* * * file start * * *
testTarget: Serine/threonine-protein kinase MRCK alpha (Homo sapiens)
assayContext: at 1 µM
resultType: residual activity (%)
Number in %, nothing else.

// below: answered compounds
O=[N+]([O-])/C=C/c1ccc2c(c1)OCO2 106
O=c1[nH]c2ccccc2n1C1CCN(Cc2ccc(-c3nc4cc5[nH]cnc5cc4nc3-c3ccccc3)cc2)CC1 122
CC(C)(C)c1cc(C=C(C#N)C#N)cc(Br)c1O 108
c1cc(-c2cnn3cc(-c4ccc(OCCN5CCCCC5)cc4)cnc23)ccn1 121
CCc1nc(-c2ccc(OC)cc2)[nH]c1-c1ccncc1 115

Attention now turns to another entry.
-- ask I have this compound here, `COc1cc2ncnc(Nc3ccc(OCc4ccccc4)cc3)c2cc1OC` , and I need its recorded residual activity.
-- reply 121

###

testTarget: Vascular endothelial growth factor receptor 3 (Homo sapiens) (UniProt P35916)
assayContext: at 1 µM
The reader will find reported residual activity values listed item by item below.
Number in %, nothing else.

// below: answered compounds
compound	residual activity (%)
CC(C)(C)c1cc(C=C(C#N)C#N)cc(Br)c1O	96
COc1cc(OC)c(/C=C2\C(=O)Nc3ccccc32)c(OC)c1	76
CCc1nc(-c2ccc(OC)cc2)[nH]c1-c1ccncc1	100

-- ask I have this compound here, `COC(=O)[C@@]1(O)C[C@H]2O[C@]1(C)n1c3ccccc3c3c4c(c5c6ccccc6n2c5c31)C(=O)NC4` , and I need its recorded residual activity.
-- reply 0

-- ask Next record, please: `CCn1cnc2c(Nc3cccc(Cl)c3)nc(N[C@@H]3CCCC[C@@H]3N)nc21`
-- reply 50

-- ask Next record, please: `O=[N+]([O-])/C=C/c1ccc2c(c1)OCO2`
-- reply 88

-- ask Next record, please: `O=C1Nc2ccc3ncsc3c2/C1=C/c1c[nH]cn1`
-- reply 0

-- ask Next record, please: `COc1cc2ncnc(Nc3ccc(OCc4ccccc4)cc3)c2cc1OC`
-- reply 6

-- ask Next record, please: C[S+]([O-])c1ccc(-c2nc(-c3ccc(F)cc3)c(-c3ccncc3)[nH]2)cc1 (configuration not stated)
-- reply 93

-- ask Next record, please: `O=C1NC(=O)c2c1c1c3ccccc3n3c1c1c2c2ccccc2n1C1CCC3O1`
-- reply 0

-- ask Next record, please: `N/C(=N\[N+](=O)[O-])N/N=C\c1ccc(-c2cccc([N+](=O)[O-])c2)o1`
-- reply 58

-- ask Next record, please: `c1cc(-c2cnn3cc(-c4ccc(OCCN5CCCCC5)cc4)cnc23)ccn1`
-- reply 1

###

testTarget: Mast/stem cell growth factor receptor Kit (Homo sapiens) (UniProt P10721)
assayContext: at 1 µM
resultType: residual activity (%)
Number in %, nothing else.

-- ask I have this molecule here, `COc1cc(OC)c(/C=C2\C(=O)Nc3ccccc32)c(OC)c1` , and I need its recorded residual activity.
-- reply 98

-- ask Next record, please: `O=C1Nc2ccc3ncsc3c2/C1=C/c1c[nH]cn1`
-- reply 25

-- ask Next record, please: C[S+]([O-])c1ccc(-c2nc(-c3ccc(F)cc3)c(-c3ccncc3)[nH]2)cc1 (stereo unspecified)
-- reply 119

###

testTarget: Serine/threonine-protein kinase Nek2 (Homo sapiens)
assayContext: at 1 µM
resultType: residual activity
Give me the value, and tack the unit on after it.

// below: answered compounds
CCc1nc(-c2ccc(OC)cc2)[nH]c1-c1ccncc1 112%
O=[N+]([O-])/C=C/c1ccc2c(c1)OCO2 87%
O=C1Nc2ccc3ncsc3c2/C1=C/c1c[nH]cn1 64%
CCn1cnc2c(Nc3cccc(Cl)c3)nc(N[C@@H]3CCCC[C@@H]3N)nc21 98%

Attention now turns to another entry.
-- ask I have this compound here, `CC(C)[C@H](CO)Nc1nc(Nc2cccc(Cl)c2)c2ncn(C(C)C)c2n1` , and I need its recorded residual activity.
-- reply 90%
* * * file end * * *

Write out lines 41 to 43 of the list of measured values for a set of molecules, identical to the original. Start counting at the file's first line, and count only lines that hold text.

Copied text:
-- reply 1

###

testTarget: Mast/stem cell growth factor receptor Kit (Homo sapiens) (UniProt P10721)